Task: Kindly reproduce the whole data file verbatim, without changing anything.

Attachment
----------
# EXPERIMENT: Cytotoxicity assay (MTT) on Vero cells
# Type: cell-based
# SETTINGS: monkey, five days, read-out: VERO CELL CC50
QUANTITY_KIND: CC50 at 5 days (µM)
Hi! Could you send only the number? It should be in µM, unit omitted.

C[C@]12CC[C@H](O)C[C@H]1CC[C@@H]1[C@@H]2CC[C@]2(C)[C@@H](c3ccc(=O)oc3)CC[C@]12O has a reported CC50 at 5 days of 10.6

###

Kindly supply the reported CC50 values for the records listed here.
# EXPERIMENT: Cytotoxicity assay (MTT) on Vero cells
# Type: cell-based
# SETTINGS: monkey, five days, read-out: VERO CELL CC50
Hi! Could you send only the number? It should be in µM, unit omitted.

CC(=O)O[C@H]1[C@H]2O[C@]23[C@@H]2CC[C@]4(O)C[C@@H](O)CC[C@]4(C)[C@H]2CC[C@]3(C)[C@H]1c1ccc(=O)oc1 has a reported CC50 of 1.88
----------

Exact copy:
# EXPERIMENT: Cytotoxicity assay (MTT) on Vero cells
# Type: cell-based
# SETTINGS: monkey, five days, read-out: VERO CELL CC50
QUANTITY_KIND: CC50 at 5 days (µM)
Hi! Could you send only the number? It should be in µM, unit omitted.

C[C@]12CC[C@H](O)C[C@H]1CC[C@@H]1[C@@H]2CC[C@]2(C)[C@@H](c3ccc(=O)oc3)CC[C@]12O has a reported CC50 at 5 days of 10.6

###

Kindly supply the reported CC50 values for the records listed here.
# EXPERIMENT: Cytotoxicity assay (MTT) on Vero cells
# Type: cell-based
# SETTINGS: monkey, five days, read-out: VERO CELL CC50
Hi! Could you send only the number? It should be in µM, unit omitted.

CC(=O)O[C@H]1[C@H]2O[C@]23[C@@H]2CC[C@]4(O)C[C@@H](O)CC[C@]4(C)[C@H]2CC[C@]3(C)[C@H]1c1ccc(=O)oc1 has a reported CC50 of 1.88